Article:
The readings today present us with Our Lord’s mounting sorrows. The Gospel speaks from the beginning of a week in early winter three months before his death. It was when the people of Jerusalem had their peculiar way of recalling the forty years when their ancestors wandered about the desert in tents. For a whole week at the beginning of winter they would abandon their homes to live in palm branch huts set up in the streets.
That year, it had become common talk that the leaders were planning to do away with Jesus; and the people, anxious to see him, were wondering if he would show up for the week-long feast. He surprised and delighted them by appearing, and Chapter Seven and Eight of John’s Gospel give us great pictures of Jesus addressing those crowds.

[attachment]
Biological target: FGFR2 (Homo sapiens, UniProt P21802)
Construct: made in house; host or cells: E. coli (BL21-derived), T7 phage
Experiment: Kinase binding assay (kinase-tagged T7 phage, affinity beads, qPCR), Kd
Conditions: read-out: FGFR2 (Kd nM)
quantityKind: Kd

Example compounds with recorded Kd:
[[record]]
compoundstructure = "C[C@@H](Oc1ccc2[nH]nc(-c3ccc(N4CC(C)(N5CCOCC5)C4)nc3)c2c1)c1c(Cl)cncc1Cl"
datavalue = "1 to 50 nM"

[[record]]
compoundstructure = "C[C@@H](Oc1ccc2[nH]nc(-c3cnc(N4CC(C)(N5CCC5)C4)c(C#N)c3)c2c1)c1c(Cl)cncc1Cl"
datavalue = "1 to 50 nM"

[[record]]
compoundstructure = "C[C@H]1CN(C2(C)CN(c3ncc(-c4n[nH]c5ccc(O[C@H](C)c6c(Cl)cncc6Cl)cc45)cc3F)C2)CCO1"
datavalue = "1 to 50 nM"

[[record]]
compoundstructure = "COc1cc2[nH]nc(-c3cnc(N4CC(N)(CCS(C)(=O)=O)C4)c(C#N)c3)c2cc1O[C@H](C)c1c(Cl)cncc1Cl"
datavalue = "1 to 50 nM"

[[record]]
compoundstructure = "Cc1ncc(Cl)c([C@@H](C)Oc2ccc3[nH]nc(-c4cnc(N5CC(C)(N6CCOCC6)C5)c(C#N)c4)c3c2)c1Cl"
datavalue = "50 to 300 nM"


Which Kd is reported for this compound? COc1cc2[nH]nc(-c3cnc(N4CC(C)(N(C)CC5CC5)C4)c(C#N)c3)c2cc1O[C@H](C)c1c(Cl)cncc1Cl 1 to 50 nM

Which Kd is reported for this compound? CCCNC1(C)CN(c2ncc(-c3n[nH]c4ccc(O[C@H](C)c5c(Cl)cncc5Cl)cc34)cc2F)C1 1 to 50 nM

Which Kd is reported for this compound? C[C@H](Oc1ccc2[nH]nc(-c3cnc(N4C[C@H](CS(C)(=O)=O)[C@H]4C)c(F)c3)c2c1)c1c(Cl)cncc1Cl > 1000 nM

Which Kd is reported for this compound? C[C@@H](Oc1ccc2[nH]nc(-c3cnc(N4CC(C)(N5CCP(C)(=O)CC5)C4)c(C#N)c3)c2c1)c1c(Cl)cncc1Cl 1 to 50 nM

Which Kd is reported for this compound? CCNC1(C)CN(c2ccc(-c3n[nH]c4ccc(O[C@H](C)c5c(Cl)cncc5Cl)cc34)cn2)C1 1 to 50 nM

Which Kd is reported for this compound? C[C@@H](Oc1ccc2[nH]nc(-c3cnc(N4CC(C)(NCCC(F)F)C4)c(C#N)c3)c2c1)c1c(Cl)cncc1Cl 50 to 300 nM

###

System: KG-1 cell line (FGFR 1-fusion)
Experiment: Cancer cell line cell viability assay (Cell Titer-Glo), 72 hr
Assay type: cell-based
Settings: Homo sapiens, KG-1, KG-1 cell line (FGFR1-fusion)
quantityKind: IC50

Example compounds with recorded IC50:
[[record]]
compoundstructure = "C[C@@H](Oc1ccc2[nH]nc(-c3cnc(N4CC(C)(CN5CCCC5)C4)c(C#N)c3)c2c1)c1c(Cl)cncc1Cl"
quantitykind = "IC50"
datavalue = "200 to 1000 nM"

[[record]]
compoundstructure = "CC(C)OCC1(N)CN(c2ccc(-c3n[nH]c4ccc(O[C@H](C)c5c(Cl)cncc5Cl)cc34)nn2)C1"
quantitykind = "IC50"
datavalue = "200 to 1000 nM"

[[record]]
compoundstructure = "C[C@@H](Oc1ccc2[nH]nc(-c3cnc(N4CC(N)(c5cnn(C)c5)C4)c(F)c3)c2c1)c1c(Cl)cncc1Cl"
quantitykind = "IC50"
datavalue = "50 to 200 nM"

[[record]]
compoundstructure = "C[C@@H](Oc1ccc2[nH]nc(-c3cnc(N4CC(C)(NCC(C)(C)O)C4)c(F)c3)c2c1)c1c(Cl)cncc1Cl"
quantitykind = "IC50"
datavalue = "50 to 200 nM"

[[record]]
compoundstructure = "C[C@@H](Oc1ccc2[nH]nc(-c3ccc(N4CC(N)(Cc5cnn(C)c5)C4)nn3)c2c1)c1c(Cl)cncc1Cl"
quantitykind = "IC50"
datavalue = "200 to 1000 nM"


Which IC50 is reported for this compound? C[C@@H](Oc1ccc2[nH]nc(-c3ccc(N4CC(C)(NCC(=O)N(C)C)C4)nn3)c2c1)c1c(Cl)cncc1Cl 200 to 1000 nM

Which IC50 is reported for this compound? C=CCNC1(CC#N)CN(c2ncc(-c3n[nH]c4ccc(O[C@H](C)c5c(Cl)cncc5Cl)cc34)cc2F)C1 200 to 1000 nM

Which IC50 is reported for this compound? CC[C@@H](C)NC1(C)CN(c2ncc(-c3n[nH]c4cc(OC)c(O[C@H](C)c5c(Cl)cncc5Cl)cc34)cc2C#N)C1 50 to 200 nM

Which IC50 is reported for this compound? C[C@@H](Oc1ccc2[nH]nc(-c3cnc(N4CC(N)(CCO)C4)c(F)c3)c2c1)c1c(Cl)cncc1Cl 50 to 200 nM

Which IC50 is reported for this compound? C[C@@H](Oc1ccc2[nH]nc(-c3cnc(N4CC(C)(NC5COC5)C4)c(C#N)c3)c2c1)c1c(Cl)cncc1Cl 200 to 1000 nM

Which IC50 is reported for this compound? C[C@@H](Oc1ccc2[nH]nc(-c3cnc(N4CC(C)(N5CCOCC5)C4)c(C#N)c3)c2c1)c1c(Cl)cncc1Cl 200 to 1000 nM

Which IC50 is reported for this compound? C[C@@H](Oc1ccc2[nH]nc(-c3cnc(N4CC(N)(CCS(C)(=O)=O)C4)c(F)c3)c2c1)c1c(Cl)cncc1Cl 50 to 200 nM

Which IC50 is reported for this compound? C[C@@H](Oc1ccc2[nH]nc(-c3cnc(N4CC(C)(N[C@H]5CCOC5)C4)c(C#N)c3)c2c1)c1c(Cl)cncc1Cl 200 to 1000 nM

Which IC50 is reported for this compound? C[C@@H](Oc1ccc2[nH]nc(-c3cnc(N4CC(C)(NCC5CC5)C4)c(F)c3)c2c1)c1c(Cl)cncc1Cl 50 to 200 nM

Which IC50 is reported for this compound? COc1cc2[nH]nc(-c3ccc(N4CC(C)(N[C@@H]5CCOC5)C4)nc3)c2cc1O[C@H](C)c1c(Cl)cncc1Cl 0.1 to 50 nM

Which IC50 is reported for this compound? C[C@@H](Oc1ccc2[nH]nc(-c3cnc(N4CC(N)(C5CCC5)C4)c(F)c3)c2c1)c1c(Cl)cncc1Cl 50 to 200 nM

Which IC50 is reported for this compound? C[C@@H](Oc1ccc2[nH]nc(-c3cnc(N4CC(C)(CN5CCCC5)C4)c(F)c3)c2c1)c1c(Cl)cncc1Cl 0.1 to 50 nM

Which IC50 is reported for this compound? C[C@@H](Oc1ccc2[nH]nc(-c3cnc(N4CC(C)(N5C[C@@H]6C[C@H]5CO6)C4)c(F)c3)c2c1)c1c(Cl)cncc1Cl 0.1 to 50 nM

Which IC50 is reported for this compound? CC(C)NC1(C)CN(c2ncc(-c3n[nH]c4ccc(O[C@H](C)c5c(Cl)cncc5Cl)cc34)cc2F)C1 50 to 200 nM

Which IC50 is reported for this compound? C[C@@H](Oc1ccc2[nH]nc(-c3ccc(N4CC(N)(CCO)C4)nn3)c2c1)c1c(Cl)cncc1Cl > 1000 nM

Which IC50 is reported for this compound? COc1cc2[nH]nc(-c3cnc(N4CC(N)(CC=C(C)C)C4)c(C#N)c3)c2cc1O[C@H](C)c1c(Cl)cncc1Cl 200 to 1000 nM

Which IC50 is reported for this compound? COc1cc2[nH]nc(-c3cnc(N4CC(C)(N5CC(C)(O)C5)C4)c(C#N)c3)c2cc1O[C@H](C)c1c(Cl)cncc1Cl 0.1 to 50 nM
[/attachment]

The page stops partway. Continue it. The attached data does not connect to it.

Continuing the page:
However, today it is not the Gospel but that first reading that calls for our attention. It recounts the hateful murmuring of the Jewish leaders. Jesus was immeasurably saddened listening to their plotting, knowing that in three months time they would succeed in stripping him and nailing him to a cross between two thieves.
From the distance of these many years, we can still hear Jesus calling to us. Like Job he pleads, “Have pity on me at least you my friends, for the hand of the Lord is on me.”